My response to the post titled Buddhist Compassion & Cheetos at The New Heretics blog
Some think the compassion is the hard part, but the wisdom is the real tricky part. I would argue that, even though many people belittle compassion, wisdom is impossible without compassion. In order to know what is genuinely good for another, you have to deeply understand that person and their situation. Even then, nothing is ever clear or certain.
This is where compassion often fails. We tend to do what we think will be best which may or may not be true. Your parents cut you off and it turned out well, but many other parents have done the same thing and it didn’t turn out so well. Sometimes very bad things happen to people who become homeless. Maybe your parents understood you well enough that they knew you could pull it together, but then again maybe luck played a large role.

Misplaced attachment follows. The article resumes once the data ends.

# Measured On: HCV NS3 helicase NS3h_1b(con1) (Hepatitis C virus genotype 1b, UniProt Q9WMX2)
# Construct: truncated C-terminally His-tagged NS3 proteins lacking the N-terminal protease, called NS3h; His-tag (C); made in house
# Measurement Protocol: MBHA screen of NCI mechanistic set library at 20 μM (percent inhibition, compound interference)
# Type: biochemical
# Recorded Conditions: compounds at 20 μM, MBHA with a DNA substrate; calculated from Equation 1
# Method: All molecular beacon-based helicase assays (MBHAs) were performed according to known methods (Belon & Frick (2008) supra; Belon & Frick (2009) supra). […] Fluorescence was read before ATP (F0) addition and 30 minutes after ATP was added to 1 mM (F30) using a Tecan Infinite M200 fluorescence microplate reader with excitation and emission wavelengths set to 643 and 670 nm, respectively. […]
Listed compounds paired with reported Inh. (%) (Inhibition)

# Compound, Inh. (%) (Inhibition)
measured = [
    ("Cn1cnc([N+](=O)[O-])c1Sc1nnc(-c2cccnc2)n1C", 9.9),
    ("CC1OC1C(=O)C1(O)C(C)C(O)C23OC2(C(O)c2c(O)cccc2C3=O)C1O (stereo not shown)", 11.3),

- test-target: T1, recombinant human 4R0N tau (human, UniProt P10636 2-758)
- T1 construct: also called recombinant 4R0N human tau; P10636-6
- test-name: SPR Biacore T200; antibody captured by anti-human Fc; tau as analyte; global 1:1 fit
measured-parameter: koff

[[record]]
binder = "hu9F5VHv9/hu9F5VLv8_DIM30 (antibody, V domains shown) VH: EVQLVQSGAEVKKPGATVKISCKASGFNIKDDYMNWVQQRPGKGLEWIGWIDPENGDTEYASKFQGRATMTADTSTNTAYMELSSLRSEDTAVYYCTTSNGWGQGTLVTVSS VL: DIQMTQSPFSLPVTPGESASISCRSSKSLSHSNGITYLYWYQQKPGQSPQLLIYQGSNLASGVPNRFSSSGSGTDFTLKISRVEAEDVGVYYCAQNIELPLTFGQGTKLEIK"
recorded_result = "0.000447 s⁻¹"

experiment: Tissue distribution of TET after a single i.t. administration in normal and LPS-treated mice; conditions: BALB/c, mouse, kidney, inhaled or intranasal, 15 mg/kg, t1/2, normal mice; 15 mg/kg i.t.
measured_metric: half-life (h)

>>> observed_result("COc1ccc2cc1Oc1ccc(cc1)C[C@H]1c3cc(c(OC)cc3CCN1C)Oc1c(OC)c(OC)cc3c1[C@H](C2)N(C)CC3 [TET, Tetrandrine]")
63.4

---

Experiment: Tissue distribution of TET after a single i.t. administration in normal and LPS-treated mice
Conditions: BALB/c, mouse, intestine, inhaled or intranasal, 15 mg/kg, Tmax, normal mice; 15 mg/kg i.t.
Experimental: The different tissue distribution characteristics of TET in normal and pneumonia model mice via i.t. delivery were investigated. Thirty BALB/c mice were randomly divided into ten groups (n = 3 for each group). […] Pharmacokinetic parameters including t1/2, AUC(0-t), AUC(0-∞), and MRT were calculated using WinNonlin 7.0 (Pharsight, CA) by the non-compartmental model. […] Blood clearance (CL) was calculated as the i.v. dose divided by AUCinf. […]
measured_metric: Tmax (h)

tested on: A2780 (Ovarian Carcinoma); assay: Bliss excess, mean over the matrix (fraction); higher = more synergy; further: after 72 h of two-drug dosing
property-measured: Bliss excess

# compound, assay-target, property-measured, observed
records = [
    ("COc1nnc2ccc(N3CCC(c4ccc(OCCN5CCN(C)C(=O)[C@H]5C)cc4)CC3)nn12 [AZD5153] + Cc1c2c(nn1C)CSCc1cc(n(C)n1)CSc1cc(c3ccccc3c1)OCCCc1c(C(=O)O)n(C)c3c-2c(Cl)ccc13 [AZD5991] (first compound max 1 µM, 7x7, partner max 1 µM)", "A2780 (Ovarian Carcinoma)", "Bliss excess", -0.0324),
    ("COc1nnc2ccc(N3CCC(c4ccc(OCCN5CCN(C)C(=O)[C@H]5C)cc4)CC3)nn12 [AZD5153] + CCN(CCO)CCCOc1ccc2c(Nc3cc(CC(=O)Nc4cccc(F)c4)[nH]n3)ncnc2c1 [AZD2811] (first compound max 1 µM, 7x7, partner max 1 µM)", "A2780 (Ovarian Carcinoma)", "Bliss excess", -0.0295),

In hindsight, it of course seems like it was a great decision. It was a calculated risk that paid off. Leaving the safety of the known is dangerous, but going off the beaten path can have it’s own benefits as your life demonstrates.
However, none of us absolutely knows the way for there is no single way. We may know the general direction and have a good map, but it’s easy to get lost in the woods and never find your way out again.
I would say not giving a fat kid a cheetos is an entirely different issue than letting a family member become homeless. In the former, the child’s health is potentially threatened by giving into his demands. In the latter, the child’s life is potentially threatened by not offering help.